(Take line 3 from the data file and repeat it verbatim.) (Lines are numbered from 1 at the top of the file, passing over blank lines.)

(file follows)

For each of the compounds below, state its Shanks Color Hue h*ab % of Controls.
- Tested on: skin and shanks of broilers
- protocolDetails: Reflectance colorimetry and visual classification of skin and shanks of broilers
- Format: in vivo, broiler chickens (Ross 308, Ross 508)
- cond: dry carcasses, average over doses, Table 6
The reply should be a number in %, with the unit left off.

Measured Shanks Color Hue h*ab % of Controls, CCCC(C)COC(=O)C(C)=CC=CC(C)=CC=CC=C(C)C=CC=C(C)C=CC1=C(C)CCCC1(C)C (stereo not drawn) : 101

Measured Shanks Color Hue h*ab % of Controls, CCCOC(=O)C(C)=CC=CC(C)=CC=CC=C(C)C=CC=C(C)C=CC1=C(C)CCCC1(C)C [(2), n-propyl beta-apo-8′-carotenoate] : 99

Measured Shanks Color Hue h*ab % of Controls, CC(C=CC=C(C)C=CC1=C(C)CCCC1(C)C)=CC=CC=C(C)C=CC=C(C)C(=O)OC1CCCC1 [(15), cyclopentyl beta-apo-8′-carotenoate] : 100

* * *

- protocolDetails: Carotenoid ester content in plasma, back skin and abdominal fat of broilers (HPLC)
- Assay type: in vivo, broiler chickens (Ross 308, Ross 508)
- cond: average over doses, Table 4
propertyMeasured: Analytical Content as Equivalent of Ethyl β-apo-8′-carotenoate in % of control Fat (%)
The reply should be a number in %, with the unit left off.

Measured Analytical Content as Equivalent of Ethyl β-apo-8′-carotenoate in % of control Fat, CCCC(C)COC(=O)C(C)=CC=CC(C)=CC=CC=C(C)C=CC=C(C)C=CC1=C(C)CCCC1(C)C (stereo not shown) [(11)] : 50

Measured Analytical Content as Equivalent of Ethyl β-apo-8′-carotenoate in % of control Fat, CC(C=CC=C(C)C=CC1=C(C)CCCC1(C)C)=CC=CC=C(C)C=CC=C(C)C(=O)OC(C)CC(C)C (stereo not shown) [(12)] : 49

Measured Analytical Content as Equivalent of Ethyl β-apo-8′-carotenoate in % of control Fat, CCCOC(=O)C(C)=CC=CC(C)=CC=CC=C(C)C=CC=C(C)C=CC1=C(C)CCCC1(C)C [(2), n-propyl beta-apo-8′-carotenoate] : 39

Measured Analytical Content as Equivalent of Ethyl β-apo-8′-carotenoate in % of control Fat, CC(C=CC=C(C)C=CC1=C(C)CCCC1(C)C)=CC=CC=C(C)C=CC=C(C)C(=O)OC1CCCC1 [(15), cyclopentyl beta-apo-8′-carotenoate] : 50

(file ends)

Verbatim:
- protocolDetails: Reflectance colorimetry and visual classification of skin and shanks of broilers